East Lansing’s City Council heard from City staff last night about various options for dealing with the City-owned parking garage and land under the Marriott Hotel downtown. Investors have expressed some interest in purchasing the garage and/or the land under the whole “University Place” complex, a parking garage and land which the City currently owns.
The complex called “University Place,” at the corner of Albert Street and M.A.C., includes the garage, office tower, and hotel and is a commercial condominium project. There are three portions or “units” in the condominium. Unit 1 consists of the garage, which is owned currently by the City’s Building Authority. Unit 2 consists of the hotel. Unit 3 consists of the office tower and the retail space on the first floor.
The City owns the land on which the whole project resides. Right now, the University Place Condominium Association pays the City only $10 a year for the land lease. But that lease will expire in 2026, and at that time, the lease payments will increase substantially. This as well as income potential from the garage make the two City-owned properties in this project of interest to investors.
The parking garage is in need of significant repairs, with estimates putting the cost of repair at between $3 and $4 million. Last year, City Council approved an extension on the tax increment financing (TIF) plan for the parking garage for thirty years when the existing thirty-year TIF on the project expires in December 2016. (Read more.) The idea is to capture tax money to pay for the needed repairs to the garage, money that otherwise would go to other public entities like CATA and Lansing Community College. But instead of repairing and keeping the garage, the City could try to sell the garage and make it someone else’s problem. (Any sale price would take into account the significant repair costs.)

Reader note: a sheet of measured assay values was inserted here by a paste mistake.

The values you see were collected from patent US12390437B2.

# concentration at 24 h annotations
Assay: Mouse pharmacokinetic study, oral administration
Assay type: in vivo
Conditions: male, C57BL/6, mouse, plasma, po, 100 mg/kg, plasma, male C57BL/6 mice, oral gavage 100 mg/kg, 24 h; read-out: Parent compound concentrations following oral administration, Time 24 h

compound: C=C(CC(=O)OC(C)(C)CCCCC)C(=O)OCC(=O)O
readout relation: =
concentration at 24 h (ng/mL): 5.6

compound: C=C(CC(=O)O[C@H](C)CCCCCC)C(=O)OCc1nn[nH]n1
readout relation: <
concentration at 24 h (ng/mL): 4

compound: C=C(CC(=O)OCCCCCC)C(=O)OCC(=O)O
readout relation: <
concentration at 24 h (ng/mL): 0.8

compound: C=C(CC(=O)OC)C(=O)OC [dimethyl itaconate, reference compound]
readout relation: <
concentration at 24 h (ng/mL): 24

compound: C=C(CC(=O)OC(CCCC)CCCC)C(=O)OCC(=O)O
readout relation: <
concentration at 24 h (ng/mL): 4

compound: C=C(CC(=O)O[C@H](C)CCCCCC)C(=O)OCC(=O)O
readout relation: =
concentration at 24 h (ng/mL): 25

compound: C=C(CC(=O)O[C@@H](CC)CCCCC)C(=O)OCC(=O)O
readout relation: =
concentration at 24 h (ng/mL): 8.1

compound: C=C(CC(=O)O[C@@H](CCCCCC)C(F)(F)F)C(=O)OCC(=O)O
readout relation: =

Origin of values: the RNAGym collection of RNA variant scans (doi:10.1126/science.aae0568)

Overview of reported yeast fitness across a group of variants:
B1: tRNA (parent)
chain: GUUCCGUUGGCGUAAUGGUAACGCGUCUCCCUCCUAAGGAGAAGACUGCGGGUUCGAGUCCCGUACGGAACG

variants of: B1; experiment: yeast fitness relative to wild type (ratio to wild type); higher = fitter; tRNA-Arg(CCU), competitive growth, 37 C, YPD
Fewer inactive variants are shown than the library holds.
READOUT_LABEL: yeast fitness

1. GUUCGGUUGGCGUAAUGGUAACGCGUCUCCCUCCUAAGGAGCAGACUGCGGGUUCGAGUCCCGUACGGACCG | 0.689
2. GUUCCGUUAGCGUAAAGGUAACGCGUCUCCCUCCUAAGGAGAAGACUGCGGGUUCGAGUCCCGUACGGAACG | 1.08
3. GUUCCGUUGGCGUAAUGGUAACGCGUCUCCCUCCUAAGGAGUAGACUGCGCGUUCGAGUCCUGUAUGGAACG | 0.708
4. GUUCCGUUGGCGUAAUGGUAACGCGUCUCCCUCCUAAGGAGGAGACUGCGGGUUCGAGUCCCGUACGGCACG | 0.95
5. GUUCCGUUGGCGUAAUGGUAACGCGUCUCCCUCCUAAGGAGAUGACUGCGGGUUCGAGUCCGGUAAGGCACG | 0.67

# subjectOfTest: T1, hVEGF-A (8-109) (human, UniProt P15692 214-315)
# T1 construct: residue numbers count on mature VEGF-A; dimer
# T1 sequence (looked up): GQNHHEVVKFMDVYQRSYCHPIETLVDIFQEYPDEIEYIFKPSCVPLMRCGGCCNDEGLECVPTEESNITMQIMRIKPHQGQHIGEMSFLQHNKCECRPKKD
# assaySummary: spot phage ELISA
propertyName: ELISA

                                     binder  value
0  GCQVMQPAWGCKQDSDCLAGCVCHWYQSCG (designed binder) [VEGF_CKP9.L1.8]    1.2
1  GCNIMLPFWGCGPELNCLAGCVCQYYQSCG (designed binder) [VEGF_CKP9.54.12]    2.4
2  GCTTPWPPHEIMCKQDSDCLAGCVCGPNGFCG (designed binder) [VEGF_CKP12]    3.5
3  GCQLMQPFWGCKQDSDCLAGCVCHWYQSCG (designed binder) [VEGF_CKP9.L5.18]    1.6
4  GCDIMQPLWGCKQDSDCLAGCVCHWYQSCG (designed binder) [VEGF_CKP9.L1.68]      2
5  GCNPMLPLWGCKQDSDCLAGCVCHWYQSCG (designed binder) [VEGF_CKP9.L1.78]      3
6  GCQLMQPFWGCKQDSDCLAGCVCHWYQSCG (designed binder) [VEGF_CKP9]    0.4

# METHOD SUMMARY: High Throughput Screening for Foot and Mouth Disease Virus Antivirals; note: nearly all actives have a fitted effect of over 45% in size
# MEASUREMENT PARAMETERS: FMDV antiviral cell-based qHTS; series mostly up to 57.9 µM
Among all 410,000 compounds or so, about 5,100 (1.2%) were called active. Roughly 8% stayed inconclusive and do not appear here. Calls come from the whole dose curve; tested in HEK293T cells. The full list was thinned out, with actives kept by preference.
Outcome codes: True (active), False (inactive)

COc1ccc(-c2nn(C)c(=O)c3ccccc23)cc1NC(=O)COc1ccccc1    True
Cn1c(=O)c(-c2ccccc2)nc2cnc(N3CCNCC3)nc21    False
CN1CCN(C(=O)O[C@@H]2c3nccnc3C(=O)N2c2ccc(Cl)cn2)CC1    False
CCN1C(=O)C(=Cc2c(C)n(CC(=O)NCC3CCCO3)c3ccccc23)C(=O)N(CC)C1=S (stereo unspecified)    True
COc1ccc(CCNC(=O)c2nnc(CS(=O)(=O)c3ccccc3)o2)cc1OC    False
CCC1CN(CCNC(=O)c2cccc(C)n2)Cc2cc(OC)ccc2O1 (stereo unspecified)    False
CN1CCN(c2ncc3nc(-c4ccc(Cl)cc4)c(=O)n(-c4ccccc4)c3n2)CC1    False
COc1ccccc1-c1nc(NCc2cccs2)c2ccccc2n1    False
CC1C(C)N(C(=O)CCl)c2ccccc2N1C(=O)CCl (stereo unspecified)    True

The City tried in 2006 to get the City’s voters to approve selling the land, and in 2008 to get voters to approve selling the land and the garage. Both times, the vote fell just short of the then-required 60% approval. The Charter has since been amended by the voters to require only a 50% + 1 vote approval threshold for selling City-owned properties like these, so it would now be relatively easier to get voter approval.
Director of Planning Tim Dempsey presented the various options to Council, following up on a detailed memo that lays out the various options, including their potential costs, risks, and benefits.
Dempsey let Council know that it is likely the garage will have to be closed for a year to get the repairs done. Staff member Caleb Sharrow explained that the lower level of the parking garage will likely be closed very soon because chunks of concrete are falling down from the ceiling on that level, creating risk to people and cars, as well as liability risk to the City.
Mayor Mark Meadows asked staff to try to move more of the “unknowns” of the options into the “known” category before Council makes a decision.
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